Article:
What are other examples of social entrepreneurship in our region?

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There's a conversation on

There's a conversation on BFD about creative networking and small business in 2017 launched by Ed Morrison. Last night I listened to Malcolm Gladwell and he had an interesting story about Herman Miller and the Aeron Chair. It's worth a listen.  The story begins with the design process and then millions later how they got past the initial market rejections.

 So I looked a little further...

Brian Walker, CEO of Herman Miller says - "Around here we often quote George Nelson, our lead designer in the '40s and '50s, who used to say, 'Design is a response to social change.'"


Don Chadwick co-designer of the Aeron Chair says - "We're set up to get dirty and take chances."


Bill Stumph co designer of the Aeron Chair says - "I work best when I'm pushed to the edge. When I'm at the point where my pride is subdued, where I'm an innocent again. Herman Miller knows how to push me that way, mainly because the company still believes--years after D.J. De Pree first told me--that good design isn't just good business, it's a moral obligation. Now that's pressure."


How are we applying these principles to design change in NEO? Are we settling for old school "budget back in" methods or are we utilizing all our creative networks to redesign our lakefront, our schools, our security, our discussions of regional government, our considerations of our regional environmental issues, our economy? What a thought... lakefront planning or energy policy, for example, as a moral obligation or a response to social change.

The strategic importance of the civic space

Susan, you are touching on a critical issue. 

Any economic development takes place in the "civic space" outside the four walls of any one organization. In this civic space, networks matter, and alignment becomes crucial.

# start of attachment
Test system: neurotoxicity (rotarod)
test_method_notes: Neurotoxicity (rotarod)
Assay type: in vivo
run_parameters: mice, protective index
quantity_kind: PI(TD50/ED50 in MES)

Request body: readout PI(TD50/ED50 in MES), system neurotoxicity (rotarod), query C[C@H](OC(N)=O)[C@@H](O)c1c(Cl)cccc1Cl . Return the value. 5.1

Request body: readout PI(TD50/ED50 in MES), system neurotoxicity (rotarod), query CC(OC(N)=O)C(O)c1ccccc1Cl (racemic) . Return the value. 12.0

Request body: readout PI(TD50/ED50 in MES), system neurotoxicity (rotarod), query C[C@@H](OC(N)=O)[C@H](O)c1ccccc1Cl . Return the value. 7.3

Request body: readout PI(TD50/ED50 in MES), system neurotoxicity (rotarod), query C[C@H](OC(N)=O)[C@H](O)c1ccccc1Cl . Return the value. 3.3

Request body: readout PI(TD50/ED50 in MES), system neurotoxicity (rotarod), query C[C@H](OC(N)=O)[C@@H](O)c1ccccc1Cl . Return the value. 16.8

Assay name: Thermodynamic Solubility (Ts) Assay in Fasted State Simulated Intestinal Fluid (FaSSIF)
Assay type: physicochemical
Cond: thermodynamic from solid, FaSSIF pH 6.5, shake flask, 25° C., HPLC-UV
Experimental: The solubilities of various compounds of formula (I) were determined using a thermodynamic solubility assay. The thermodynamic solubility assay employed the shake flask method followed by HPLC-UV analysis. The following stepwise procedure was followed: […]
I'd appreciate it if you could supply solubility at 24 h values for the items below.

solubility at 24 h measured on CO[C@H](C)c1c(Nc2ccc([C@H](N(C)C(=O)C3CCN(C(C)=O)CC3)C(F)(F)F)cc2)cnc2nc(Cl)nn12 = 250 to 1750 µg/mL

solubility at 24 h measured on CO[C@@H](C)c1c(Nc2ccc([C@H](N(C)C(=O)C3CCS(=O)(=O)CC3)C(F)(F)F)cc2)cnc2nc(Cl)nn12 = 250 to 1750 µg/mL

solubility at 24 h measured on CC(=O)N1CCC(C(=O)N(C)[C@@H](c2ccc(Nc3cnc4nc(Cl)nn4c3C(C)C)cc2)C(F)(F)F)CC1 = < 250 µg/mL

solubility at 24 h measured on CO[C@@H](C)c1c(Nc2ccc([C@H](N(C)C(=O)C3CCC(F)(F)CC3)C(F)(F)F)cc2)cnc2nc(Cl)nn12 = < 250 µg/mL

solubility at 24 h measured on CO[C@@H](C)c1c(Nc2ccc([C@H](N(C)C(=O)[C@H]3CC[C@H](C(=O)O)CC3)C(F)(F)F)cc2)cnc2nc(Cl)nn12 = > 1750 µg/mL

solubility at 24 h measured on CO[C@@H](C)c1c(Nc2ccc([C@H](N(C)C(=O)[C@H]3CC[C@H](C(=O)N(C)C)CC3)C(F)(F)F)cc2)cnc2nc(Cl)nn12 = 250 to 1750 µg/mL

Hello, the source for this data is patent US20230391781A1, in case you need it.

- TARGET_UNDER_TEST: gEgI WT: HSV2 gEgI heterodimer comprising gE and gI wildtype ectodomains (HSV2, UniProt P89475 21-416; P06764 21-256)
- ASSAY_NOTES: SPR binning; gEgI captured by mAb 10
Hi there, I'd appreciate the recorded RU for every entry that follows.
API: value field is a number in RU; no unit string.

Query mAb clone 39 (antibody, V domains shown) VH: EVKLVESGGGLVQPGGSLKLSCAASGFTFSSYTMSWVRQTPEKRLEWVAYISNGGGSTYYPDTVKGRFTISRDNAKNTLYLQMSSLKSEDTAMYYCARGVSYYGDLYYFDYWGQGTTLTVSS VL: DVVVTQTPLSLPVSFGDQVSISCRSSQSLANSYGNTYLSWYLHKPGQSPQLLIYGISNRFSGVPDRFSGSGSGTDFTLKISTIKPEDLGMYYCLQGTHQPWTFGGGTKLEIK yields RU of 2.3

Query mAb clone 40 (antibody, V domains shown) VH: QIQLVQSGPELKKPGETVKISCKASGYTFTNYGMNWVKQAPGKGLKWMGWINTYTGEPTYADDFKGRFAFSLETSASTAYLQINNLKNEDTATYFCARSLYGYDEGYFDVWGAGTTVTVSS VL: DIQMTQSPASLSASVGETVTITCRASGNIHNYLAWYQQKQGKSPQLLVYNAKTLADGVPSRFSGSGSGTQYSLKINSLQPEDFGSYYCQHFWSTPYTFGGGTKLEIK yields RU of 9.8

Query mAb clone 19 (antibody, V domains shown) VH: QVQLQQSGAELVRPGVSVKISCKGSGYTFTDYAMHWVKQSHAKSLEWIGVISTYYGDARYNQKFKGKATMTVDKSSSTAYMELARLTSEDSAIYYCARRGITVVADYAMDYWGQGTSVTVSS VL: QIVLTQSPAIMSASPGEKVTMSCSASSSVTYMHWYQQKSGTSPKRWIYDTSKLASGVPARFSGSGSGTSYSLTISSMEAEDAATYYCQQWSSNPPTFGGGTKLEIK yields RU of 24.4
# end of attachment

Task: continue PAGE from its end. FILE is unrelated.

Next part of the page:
In contrast, patterns of civic behavior in Cleveland mimic the hierarchical, industrial mindsets of the past. They do not work.  (Exhibt A: Trying to force casinos on to the agenda.)

New civic patterns that balance open participation with leadership direction are emerging in places like Youngstown and Lorain. They haven't much taken hold in Cleveland, although Cuyahoga County has embraced a process in CuyahogaNext that shows promise in helping the County guide its economic development investments. (Notably, the GCP has not been much involved.)

Voices and Choices engaged a lot of people, but it did not to yield much in the way of civic transformation. If for no other reason, the V&C town hall meetings were expensive and cannot be replicated easily. They were events, not a process. 

A far better model exists in Lorain County with Lorain County Community College. Roy Church has been skillfuly managing a lean, flexible and adaptive process that builds consensus within the county. 

The uncomfortable part of this for traditional business leaders: No one is in charge. Indeed, no one person will ever be in charge. And the region will continue to drift sideways until enough people figure out that old patterns of "Cleve-centric" civic leadership don't work. 

What will work is this: A network of civic-minded people who take it upon themselves to ask the interesting and important questions focusing on how we "link and leverage" our regional assets. 

These leaders will be committed to translating promising ideas into action quickly through civic disciplines that combine open participation and leadership direction. They will be committed to behaving in ways that build trust and mutual respect. They will be committed to transparency, sharing information, and accountability tied to continuous learning. Finally, they will be focused on a strategy of simple rules that can quickly adapt to the opportunities and risks of complex environments. 

At the Purdue Center for Regional Development, where I now spend much of my time, we are adapting these new "open source" models to rural, urban and regional contexts.  

We are implementing new regional approaches in regions throughout the country now. Because Cleveland's business and foundation leadership do not see these new patterns emerging, the transition will be slower in Northeast Ohio. 

But we can accelerate. The Internet, civic forums like Meet the Bloggers and Midtown Brews, and blogs, all of these tools are available to us to rebuild the civic spaces. 

Look for the most promising changes to take place in Akron, Lorain, Youngstown. These "nodes" are already linking up outside the Cleveland orbit.